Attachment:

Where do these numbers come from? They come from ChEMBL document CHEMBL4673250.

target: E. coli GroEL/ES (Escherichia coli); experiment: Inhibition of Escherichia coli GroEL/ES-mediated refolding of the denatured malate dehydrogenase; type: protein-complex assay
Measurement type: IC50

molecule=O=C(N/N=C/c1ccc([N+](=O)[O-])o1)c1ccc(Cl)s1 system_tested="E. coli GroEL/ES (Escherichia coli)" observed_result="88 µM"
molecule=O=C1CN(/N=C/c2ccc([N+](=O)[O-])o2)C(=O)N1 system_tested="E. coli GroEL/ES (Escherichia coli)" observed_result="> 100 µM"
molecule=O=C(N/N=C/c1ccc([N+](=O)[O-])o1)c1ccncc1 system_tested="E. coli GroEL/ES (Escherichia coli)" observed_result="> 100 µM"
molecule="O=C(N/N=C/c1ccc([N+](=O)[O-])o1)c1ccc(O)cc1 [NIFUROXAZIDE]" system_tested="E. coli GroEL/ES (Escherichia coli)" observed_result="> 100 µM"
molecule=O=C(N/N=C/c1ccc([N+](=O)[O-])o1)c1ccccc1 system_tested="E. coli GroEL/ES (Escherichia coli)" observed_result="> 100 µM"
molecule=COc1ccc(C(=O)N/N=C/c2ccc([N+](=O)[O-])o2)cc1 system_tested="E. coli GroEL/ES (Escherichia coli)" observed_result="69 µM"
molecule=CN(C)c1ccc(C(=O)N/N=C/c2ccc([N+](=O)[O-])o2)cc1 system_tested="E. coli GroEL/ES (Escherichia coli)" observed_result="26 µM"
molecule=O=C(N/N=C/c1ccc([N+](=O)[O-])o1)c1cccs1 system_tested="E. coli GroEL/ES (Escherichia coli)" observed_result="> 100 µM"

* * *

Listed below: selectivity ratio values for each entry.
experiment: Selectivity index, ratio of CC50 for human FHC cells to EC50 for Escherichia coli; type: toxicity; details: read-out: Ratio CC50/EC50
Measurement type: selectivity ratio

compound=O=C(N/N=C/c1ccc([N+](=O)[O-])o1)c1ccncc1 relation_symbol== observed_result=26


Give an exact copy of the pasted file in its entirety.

Where do these numbers come from? They come from ChEMBL document CHEMBL4673250.

target: E. coli GroEL/ES (Escherichia coli); experiment: Inhibition of Escherichia coli GroEL/ES-mediated refolding of the denatured malate dehydrogenase; type: protein-complex assay
Measurement type: IC50

molecule=O=C(N/N=C/c1ccc([N+](=O)[O-])o1)c1ccc(Cl)s1 system_tested="E. coli GroEL/ES (Escherichia coli)" observed_result="88 µM"
molecule=O=C1CN(/N=C/c2ccc([N+](=O)[O-])o2)C(=O)N1 system_tested="E. coli GroEL/ES (Escherichia coli)" observed_result="> 100 µM"
molecule=O=C(N/N=C/c1ccc([N+](=O)[O-])o1)c1ccncc1 system_tested="E. coli GroEL/ES (Escherichia coli)" observed_result="> 100 µM"
molecule="O=C(N/N=C/c1ccc([N+](=O)[O-])o1)c1ccc(O)cc1 [NIFUROXAZIDE]" system_tested="E. coli GroEL/ES (Escherichia coli)" observed_result="> 100 µM"
molecule=O=C(N/N=C/c1ccc([N+](=O)[O-])o1)c1ccccc1 system_tested="E. coli GroEL/ES (Escherichia coli)" observed_result="> 100 µM"
molecule=COc1ccc(C(=O)N/N=C/c2ccc([N+](=O)[O-])o2)cc1 system_tested="E. coli GroEL/ES (Escherichia coli)" observed_result="69 µM"
molecule=CN(C)c1ccc(C(=O)N/N=C/c2ccc([N+](=O)[O-])o2)cc1 system_tested="E. coli GroEL/ES (Escherichia coli)" observed_result="26 µM"
molecule=O=C(N/N=C/c1ccc([N+](=O)[O-])o1)c1cccs1 system_tested="E. coli GroEL/ES (Escherichia coli)" observed_result="> 100 µM"

* * *

Listed below: selectivity ratio values for each entry.
experiment: Selectivity index, ratio of CC50 for human FHC cells to EC50 for Escherichia coli; type: toxicity; details: read-out: Ratio CC50/EC50
Measurement type: selectivity ratio

compound=O=C(N/N=C/c1ccc([N+](=O)[O-])o1)c1ccncc1 relation_symbol== observed_result=26